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August 22, 2006 > You're kidding, right?

You're kidding, right?

by Steve Warga

Do you have a friend or relative who sends hundreds of emails to hundreds of addresses - seemingly every week? Don't we all? Of course, it's always a "friend or relative," never yourself, right? Well, if any of this applies to you, you've probably made plans to sit up half the night, August 27, to witness a unique, once in a lifetime, celestial event; a frightening one too, perhaps. After all, how strange will it feel to see a huge reddish orb, the planet Mars, appearing just as big as the full moon? Sounds like science fiction, doesn't it?

Well, the "science" part may be debatable, but rest assured, this whole scenario is purely fiction! Without getting into any other evidence, the fact is, this hoax first appeared on the Internet three years ago and has enjoyed a resurrection every year since. The only thread of validity in this story is that Mars did come closer to Earth in August, 2003 and again in October, 2005, but only in relative terms. It was still some 40 million miles away.

How far is that? Well, if you threw the kids and the dog in your minivan and headed for the annual Martian Mania Spaceball Championship, it would take about 78 years worth of driving at 60 miles per hour (that's Earth years, by the way). As they say in car ads, "Your mileage may vary!" And just imagine how cranky the kids would be by then. Okay, the point is, that great red planet never came even close to moon-size distance.

The National Aeronautics and Space Administration (NASA) says we should be thankful. "If Mars did come close enough to rival the Moon, its gravity would alter Earth's orbit and raise terrible tides."

Of course, this whole scenario was only a hoax, perpetrated by an anonymous web user, with apparently far too much time on his hands. Why? Who knows? There's noting malicious about these "urban legends;" they're misleading, perhaps, but not harmful to anything but one's level of gullibility. There's nothing new about them either. Although the Internet has enabled the false stories to spread farther and faster, these vast practical jokes have been around for a very long time.

Remember "Mikey," the boy who "hates everything" in the Life cereal commercial? Well, he did not, in fact, die from eating "Pop Rocks" candies and drinking Coke, as rumored for years. The actor who portrayed lovable Mikey, John Gilchrist, works in advertising today in New York City. Through no fault of his own, the false story caused General Foods, makers of Pop Rocks, to spend millions of dollars defending the safety of their candy.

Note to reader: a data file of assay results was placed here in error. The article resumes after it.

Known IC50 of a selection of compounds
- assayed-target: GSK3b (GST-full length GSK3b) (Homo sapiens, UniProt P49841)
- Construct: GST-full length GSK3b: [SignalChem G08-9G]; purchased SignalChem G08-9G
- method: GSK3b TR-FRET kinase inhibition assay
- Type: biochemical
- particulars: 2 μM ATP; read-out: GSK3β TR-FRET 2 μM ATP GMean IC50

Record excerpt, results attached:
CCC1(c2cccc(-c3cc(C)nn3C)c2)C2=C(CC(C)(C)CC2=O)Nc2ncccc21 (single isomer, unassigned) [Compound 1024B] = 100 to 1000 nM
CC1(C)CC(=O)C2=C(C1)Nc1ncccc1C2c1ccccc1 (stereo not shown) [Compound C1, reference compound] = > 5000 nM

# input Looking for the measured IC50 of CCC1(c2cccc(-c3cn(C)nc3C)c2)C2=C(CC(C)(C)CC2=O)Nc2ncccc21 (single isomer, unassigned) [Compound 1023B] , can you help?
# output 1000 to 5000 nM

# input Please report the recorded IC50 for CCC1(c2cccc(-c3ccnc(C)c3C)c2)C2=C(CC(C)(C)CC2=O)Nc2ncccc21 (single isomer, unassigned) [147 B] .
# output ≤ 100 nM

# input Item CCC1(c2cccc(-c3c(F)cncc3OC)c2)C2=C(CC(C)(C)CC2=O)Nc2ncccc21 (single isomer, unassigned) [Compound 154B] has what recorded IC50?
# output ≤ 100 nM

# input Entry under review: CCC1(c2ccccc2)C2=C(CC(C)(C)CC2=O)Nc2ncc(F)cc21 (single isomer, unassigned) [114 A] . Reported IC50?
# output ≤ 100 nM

Ever let your kids watch "Mr. Rogers" on PBS? Would you still let them watch if you knew Rogers was a Navy SEAL assassin in Viet Nam? Well, according to another urban legend, Rogers was credited with 25 "kills" during his years of service in the Navy's elite commando unit. Or was it, 125 kills? Depending on which junk email you received (but never forwarded), you found one or the other number. But relax, mom and dad, junior isn't undergoing subliminal assassin training in that otherwise benign "Mr. Roger's Neighborhood." Rogers never served in the military, having gone straight into broadcasting from college. And no, he didn't always wear long-sleeve shirts to cover his wartime tattoos. Maybe he simply wanted to stay warm on those chilly sound stages!

Along the same lines, you might have learned that actor, Lee Marvin, fought with the Marines in the bloody battle for the Pacific atoll, Iwo Jima, during WWII and that he was awarded a Navy Cross for his heroism. What's more, a Sgt. Bob Keeshan came to Marvin's rescue, saving his life. This is noteworthy because Keeshan gained a different sort of fame as "Captain Kangeroo." That urban legend may yet arrive in your email box complete with a "transcript" of an episode of Johnny Carson's Tonight Show that has Marvin calling Keeshan, "the bravest man I ever knew."

Not quite. Yes, Marvin did serve in the Marines in the Pacific Theater; yes he was wounded in the buttocks, severing his sciatic nerve; yes he did receive a Purple Heart; and yes he is buried in Arlington National Cemetery with "Lee Marvin PFC" on the headstone. On the other hand, Marvin did not win a Navy Cross, that branch's highest honor. Nor did Keeshan ever serve as a sergeant in the Pacific theater. He did enlist in the Marines, but too late in the war to ever see combat. So, the alleged Marvin story could not have happened. And let's be clear, the whole Tonight Show bit was entirely fiction. Marvin was a frequent guest on that long-running show, but he never met Keeshan in the Marines in WWII.

So, how to defend yourself against these attacks on your gullibility? First of all, pay attention when your first thought is, "You're kidding?" There's a better than average chance you are asking the right question. Then turn the table by using the Internet against your friendly purveyor of urban legends. No, not with "spam attacks!" Simply do a little typing and reading anytime you think something sounds fishy. A quick keyword search on any search engine will lead you to multiple, reliable sites that debunk the legends with verifiable facts. You'll also find, literally, thousands of other rumors you've never heard of until now. Armed with this knowledge, you can finally return and answer all that urban legend email to those who have duped you. Revenge can be sweet!

 
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